There was something virtually for everyone in a report released Wednesday by the Washington-based RAND Corporation think tank assessing single-payer health care in New York. The report found the system would pare down administrative costs and expand coverage.

“This is about coverage and we absolutely believe 100 percent in achieving universal health care coverage. So that's where we'd like to see this conversation and where New York is focused on,” said James Clancy, Health Association of New York vice president.

But the report also raised red flags for those opposed to single-payer health insurance and the potential cost that could double the state budget.

“The bottom line is taxes would go up $139 billion in year one, as high as $200 billion a few years out. That would be a tax increase for New Yorkers of over 150 percent of what they're paying now,” said Lev Ginsburg, Business Council government affairs director.

The report also found the potential of creating 150,000 jobs as a result of single-payer universal health insurance due to lower costs on employers. But the Business Council worries about the impact on the insurance industry itself.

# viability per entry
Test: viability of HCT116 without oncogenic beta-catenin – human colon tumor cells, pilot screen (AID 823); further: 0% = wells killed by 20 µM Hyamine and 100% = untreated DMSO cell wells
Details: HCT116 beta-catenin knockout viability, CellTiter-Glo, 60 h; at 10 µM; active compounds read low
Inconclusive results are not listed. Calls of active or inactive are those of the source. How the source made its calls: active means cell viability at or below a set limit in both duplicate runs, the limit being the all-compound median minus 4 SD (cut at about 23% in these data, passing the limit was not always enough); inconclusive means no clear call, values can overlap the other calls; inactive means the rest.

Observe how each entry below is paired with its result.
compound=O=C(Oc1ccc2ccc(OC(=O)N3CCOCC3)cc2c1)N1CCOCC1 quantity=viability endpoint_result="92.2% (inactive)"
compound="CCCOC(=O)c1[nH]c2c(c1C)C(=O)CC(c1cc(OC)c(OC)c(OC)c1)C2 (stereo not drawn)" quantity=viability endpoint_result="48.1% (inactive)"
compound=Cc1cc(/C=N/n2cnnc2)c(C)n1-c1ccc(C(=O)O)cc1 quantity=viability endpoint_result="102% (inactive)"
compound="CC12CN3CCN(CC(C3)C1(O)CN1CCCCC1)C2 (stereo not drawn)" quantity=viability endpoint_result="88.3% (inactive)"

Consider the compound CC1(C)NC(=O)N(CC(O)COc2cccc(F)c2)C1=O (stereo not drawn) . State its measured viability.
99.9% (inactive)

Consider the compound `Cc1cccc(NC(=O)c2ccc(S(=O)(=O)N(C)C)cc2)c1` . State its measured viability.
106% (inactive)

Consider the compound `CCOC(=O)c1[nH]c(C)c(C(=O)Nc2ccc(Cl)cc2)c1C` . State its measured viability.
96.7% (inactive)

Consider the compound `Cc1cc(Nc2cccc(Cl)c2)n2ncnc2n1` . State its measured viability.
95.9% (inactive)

“We estimate that there would be at least 150,000 workers who would lose their jobs. The impact of that on our economy I think would be obvious,” said Ginsburg.

Single-payer health care has been embraced by Democratic gubernatorial candidate Cynthia Nixon. In a statement, campaign spokeswoman Lauren Hitt said, “This not a question of resources - it's a question of having a Governor whose willing to ask the wealthy to pay their fair share. Health care should be a human right, not a privilege for just those who can afford it.”

And then there's the concern a negotiated single-payer system could be subject to the whims of state lawmakers in Albany. Health care advocates urge a deliberate approach.

“This is the beginning of a conversation that has to happen that we want to be a part of, that the public needs to be a part of, the payers need to be a part of, the providers need to be a part of and certainly the providers need to be a part of,” said Clancy.

Gov. Cuomo this week embraced a codification of the Affordable Care Act into state law.